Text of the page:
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Skiing the Canyons!

My delicately paper-wrapped muffin and vanilla latte look so good I’m tempted to snap a photo and post it to Bragbook. Instead I train my phone’s camera on the stuff that will really make my friends back home drool: the seven inches of new snow piling up outside the funky oval windows at Cloud Dine. Then I not-so-delicately unwrap my cinnamon swirl muffin and snarf it. Attempting to ski 4,000 acres in a single day causes one to lose her manners.

It’s midafternoon at Utah’s Canyons Resort and it’s been hurling snow since the night before. We’re taking a breather at Cloud Dine, a smallish café at the intersection of the Dreamcatcher and Dreamscape lifts that, despite its cheesy name, serves some pretty delicious food. (It’s also a few turns away from where the controversial SkiLink gondola—proposed to connect Canyons with neighboring Solitude—could be built.)

Cloud Dine is best described as space-station-chic, with its Deco-esque rounded windows and bold orange-and-blue color scheme. It opened in January 2011 to provide more skier services on a mountain that’s currently Utah’s largest. When Toronto-based real estate firm Talisker bought Canyons in 2008, there were 3,700 acres and only five places to grab a bite on the slopes. “We had our work cut out for us,” says Canyons managing director Mike Goar. “There was all this potential, so we just dove in.”

Today there are 4,000 acres and 18 dining options on-slope and in the village. Talisker also added a new terrain pod—300-acre Iron Mountain—plus four chairlifts, including the continent’s first heated chair, the Orange Bubble Express.

With a.m. temps in the mid-teens on our second day on the hill, a ride on the toasty Orange Bubble is welcome. It’s one of two feeder lifts that ferry skiers out of the village. (The other is Red Pine gondola.) It also accesses the original bones of the resort: the old Park West terrain that opened in 1968 with 1,400 acres, three chairs, and $4.50 lift tickets.

We head there first and it pays off. This is one of the best—and most overlooked—areas of the mountain. The pitchy groomers beneath the Sun Peak Express ride like banked roller coasters. Off Super Condor, short, staccato double blacks spit down through the trees—Lone Pine, Yard Sale, After Shock—some bumpy, some just steep. We lap the Super Condor until our ski legs are no longer eager. Lunchtime.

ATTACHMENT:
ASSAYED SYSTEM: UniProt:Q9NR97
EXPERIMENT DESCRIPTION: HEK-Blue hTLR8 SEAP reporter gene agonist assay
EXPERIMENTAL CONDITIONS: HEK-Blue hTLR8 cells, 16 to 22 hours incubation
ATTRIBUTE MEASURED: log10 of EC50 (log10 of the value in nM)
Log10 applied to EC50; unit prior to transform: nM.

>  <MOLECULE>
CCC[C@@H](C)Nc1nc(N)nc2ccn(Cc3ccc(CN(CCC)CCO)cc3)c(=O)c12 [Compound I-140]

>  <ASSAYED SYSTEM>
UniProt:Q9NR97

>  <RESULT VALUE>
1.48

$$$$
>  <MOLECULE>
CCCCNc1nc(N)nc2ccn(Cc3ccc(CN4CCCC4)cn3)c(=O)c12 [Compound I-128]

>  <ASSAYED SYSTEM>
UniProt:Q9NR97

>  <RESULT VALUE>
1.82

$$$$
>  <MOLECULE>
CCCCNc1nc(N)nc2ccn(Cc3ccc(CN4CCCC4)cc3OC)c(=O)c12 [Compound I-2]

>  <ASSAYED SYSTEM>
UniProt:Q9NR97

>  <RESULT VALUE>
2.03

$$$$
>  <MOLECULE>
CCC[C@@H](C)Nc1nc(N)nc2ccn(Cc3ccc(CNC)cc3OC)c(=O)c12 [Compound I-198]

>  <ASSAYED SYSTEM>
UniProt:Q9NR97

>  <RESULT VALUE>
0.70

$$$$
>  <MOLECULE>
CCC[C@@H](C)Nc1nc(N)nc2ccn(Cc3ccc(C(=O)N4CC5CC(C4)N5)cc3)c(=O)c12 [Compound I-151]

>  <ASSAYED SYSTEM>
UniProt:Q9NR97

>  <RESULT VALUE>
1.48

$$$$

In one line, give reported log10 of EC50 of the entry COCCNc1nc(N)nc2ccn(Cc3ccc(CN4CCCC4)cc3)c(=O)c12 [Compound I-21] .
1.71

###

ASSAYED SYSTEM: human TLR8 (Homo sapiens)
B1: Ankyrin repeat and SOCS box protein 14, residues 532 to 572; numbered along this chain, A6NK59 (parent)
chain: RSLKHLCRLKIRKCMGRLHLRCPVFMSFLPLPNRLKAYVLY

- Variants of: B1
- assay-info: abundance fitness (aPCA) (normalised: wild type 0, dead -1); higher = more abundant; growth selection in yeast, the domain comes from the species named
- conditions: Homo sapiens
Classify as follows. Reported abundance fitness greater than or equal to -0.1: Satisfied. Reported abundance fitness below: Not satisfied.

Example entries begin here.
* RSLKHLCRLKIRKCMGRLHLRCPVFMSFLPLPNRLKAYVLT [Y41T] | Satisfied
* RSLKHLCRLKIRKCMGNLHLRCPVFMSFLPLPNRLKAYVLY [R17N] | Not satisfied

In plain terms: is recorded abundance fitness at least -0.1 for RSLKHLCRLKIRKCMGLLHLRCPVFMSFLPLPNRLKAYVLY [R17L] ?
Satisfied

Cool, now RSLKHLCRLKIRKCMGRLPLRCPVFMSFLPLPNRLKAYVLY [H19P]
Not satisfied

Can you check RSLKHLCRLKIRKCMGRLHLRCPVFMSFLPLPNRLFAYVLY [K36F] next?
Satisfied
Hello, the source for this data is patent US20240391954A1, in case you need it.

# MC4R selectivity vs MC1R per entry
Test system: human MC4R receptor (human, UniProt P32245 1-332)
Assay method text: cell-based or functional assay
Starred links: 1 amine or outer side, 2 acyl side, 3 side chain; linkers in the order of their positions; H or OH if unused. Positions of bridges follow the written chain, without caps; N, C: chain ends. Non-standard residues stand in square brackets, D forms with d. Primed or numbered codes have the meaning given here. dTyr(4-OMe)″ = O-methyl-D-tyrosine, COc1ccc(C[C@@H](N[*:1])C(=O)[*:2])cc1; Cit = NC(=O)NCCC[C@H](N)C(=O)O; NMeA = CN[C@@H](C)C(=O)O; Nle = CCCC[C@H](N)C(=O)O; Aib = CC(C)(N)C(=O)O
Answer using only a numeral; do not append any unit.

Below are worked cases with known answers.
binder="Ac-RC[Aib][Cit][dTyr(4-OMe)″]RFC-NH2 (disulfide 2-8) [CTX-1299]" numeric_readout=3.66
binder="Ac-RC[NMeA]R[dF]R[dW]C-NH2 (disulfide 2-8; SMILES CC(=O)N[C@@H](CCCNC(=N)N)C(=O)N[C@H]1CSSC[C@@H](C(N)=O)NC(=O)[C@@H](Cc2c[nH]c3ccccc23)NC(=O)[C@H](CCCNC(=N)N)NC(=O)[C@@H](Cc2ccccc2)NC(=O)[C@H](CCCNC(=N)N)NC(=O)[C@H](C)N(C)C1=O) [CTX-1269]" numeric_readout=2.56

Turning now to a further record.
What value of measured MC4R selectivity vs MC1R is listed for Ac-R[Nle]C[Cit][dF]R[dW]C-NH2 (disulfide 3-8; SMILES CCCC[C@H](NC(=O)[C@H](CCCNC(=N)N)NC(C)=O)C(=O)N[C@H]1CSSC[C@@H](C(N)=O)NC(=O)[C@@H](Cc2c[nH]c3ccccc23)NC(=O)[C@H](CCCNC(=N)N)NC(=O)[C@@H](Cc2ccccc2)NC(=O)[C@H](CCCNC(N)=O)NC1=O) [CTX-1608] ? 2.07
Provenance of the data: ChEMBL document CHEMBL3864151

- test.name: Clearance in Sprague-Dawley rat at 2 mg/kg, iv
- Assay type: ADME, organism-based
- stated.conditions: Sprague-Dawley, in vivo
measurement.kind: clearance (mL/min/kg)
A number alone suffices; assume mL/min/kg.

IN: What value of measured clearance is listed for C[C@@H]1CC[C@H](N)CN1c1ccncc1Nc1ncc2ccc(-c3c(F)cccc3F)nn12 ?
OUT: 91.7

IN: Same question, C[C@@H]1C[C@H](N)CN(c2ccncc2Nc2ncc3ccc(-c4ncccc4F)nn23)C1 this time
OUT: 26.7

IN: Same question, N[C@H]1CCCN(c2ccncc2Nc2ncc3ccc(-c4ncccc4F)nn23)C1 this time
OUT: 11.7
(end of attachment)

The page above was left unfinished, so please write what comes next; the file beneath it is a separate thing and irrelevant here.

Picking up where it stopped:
Perhaps inspired by the breadth of dining options at neighboring Deer Valley, Canyons seems out to prove that food is more than just fuel. The resort’s 18 food outlets are overseen by head chef Zeke Wray, a recent replacement for locavore rock star John Murcko, who left last summer to take the culinary helm at Sun Valley. Wray is no newbie, though. He’s been with Talisker for six years and is the brainpower behind the resort’s newest gustatory standout, The Bistro, ski country’s only Kosher restaurant, which opened to excited reviews last season.

But we’re hitting Lookout Cabin for lunch. Lookout is the only building from the Park West era still standing, but the menu belies its modest facade. Smoked Utah trout salad with avocado-citrus vinaigrette is light but satisfying. And the Wagyu beef burger, locally raised, topped with crispy onions, peppered bacon, and creamy smoked gouda, totally nails it.

We eat, ski, then eat some more, sliding up to Bruges Waffles about 2 p.m. for some flaky, crunchy goodness drizzled with crème fraîche or warm Belgian chocolate sauce. Fuel in the tank, we continue to Iron Mountain’s otherworldly tapestry of blues and blacks, where tame but fun cruisers spill down the brush-covered mountainside. Our final runs are fast, carefree, and completely empty. The benefits of being big. Spent, we snag a few chairs on the deck of the Euro-style Umbrella Bar in the village and peruse the menu of snacks (specialty hot dogs, burgers, homemade chili, seasoned fries) and list of local microbrews.

Did we ski 4,000 acres over the past two days? Pretty close. Did we eat 4,000 calories? For sure. Tomorrow we’ll hit the blacks and double blacks off Ninety-Nine 90, where there’s guaranteed to be fresh hiding in the glades off Charlie Brown and Red Pine Chutes. That’s the easy part. Where to eat lunch? Now that’s a far tougher decision.